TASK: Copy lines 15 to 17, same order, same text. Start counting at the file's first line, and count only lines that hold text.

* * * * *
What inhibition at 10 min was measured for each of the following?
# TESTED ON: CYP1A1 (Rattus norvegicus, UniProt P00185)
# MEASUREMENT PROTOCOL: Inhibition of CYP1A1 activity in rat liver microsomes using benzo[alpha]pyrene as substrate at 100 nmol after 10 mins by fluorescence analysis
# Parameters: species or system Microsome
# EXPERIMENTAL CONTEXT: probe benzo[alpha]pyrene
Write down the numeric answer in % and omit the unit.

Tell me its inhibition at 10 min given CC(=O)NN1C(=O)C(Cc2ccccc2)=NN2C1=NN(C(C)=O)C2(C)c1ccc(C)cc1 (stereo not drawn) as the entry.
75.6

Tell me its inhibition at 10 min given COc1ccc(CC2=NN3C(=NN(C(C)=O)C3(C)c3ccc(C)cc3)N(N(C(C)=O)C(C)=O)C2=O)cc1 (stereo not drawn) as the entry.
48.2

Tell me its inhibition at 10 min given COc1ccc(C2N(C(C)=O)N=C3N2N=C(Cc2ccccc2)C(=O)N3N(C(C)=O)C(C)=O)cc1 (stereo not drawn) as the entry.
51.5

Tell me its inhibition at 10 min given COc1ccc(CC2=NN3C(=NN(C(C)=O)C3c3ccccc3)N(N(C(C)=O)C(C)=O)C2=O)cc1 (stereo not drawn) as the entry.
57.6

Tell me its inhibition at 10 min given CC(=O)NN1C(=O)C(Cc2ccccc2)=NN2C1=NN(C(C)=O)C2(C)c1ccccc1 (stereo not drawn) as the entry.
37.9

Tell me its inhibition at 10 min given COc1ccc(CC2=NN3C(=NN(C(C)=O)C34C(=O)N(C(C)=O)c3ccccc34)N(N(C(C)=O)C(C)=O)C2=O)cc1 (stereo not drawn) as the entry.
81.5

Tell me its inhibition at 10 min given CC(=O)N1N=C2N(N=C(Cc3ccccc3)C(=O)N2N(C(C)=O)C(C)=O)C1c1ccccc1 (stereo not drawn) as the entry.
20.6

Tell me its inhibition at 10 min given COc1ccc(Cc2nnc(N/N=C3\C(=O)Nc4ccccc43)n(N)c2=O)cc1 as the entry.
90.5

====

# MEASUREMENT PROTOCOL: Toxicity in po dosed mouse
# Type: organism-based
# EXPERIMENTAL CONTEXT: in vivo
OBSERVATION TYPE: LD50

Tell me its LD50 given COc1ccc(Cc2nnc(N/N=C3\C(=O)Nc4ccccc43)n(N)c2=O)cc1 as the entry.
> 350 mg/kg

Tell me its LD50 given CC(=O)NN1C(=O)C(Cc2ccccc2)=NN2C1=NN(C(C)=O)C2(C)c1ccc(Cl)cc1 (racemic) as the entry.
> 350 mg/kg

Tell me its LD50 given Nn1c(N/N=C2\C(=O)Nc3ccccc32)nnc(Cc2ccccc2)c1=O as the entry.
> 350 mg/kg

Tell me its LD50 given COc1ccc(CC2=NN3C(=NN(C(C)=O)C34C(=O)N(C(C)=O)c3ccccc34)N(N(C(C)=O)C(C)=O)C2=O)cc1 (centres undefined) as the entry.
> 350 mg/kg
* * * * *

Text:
Tell me its inhibition at 10 min given CC(=O)NN1C(=O)C(Cc2ccccc2)=NN2C1=NN(C(C)=O)C2(C)c1ccccc1 (stereo not drawn) as the entry.
37.9

Tell me its inhibition at 10 min given COc1ccc(CC2=NN3C(=NN(C(C)=O)C34C(=O)N(C(C)=O)c3ccccc34)N(N(C(C)=O)C(C)=O)C2=O)cc1 (stereo not drawn) as the entry.